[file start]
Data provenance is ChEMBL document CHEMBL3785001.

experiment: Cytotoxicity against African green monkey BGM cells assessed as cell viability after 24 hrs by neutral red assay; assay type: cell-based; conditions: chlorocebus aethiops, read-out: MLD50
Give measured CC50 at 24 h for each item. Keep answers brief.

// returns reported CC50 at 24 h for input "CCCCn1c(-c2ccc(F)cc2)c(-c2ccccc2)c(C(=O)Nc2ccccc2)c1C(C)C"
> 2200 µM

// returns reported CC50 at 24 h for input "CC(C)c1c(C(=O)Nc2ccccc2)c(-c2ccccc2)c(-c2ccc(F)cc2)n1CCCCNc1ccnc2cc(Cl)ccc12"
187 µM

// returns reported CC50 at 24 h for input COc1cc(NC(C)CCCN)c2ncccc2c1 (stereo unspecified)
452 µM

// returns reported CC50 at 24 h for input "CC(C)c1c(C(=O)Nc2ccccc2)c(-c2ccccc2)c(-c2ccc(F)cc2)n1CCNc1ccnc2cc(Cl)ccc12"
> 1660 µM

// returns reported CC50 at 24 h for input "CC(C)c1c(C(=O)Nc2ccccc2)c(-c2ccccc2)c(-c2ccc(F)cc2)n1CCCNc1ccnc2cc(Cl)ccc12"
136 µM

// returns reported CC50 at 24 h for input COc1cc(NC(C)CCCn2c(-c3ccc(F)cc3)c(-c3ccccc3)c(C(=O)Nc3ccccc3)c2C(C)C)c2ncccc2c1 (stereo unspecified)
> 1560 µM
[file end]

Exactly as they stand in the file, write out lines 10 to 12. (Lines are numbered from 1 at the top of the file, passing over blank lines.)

// returns reported CC50 at 24 h for input "CC(C)c1c(C(=O)Nc2ccccc2)c(-c2ccccc2)c(-c2ccc(F)cc2)n1CCNc1ccnc2cc(Cl)ccc12"
> 1660 µM

// returns reported CC50 at 24 h for input "CC(C)c1c(C(=O)Nc2ccccc2)c(-c2ccccc2)c(-c2ccc(F)cc2)n1CCCNc1ccnc2cc(Cl)ccc12"